How will the tracks differ from your last album Life in Shadows in terms of arrangements and lyrics?

At this stage I still have a lot of work to do on writing and arranging. Like the last album it’ll be a mix of original and traditional music but there’ll be a different feel because hopefully I’m a better musician now and this should show in the music. I have about 15 or 16 separate ideas that I’m working on. Some of that material will get cut and hopefully there’ll be a good album in what’s left. Also there’ll be more songs in English this time. In the past I was mostly interested in singing in Irish but there’ll definitely be more English on this record. There’ll be some new instrumental pieces and I want to push those arrangements further on this record. I love to improvise when playing fingerstyle because you have the chance to play basslines, harmony and melody altogether so I’ll improvise around the themes and try to work out the arrangements that way.

Aside from music, what are the other projects you are working on? Can you tell us a bit about your day job?

Work and music takes up a lot of time so aside from that I don’t have any other projects. There are other important things in life though so I hope I make time for them too. The day job is in IT and this comes in useful when invariably you have technical problems in the studio. Obviously not being a full time musician means you can’t spend as much time as you’d like on the music but you try to use the time you have and always stay with it. It would be great to have time to play more gigs and record more often but the important thing is to keep playing music.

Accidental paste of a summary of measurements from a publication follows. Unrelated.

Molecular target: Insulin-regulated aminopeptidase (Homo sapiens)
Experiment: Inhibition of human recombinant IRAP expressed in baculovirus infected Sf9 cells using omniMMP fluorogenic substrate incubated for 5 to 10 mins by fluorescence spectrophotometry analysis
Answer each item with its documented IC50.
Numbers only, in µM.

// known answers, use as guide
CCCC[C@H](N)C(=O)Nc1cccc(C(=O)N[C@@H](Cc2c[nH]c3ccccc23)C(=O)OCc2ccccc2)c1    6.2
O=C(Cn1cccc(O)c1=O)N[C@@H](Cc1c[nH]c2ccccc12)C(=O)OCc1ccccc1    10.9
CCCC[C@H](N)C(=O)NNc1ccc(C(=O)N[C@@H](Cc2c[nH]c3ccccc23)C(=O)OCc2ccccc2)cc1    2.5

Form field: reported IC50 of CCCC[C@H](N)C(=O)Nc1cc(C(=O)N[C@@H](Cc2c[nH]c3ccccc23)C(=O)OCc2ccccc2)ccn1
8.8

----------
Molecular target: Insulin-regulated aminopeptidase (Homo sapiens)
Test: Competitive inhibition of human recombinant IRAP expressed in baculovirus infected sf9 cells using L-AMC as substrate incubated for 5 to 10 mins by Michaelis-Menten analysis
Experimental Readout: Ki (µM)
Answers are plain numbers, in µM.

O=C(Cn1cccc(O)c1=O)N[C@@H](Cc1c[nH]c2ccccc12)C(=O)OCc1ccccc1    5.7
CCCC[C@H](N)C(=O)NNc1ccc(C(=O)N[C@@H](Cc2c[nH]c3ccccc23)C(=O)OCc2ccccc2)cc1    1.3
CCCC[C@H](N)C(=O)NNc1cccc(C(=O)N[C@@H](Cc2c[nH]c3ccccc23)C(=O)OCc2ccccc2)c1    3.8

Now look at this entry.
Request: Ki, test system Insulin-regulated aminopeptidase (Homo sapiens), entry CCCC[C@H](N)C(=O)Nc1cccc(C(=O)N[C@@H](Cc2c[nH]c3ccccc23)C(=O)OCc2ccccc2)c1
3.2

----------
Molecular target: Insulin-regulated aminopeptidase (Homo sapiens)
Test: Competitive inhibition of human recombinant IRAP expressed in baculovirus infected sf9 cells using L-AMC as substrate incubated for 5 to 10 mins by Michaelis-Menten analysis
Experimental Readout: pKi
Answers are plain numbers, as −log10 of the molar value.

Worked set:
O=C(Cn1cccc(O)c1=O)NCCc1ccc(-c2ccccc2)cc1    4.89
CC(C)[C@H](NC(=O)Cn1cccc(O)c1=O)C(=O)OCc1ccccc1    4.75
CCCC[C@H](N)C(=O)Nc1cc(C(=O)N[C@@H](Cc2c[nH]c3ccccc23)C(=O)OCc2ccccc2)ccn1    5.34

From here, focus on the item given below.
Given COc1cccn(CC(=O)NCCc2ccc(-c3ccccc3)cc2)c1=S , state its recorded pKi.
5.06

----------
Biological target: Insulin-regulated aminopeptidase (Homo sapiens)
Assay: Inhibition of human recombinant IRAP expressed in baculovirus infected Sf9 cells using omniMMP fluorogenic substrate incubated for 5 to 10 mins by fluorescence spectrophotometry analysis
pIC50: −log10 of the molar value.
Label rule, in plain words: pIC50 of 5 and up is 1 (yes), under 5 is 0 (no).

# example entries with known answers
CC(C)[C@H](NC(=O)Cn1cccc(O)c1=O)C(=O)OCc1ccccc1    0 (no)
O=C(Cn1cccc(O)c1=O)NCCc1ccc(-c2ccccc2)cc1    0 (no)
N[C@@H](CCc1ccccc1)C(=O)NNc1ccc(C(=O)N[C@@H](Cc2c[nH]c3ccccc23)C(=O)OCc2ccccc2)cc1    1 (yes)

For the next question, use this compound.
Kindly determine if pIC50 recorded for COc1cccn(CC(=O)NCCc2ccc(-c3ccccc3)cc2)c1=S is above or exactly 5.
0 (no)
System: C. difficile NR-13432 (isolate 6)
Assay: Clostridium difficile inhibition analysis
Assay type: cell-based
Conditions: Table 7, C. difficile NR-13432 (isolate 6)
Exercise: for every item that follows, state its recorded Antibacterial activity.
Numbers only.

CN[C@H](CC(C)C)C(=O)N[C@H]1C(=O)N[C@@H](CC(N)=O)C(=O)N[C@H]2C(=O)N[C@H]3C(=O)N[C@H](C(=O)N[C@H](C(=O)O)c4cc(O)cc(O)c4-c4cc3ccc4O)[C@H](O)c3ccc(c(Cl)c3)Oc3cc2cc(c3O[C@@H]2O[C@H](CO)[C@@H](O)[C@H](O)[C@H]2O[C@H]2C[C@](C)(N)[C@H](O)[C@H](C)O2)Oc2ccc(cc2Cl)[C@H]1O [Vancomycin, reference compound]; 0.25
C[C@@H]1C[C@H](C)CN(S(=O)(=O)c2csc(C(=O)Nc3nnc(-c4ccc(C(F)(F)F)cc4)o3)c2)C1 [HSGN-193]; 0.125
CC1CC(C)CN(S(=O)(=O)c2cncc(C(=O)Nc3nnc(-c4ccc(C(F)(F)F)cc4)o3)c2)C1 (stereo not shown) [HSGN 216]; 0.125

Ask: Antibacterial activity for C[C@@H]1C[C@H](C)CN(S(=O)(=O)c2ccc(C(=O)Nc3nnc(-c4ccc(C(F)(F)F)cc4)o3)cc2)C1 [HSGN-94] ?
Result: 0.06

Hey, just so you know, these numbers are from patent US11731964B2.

After the last album what has changed so far?

Well I think I’ve learnt a lot since then. Each project is a great learning experience and it’s worth all the work for that alone. There was a big jump from the EP I released in 2008 to the album in 2011 and I think it’ll be a similar step this time. Overall I was very happy with the last record. It was great to get a positive reception and some good coverage and radio play. Of course listening back there’s some things that I’d have done differently both in the recording and post-production but that’s all part of it.

What do you plan to accomplish musically this year?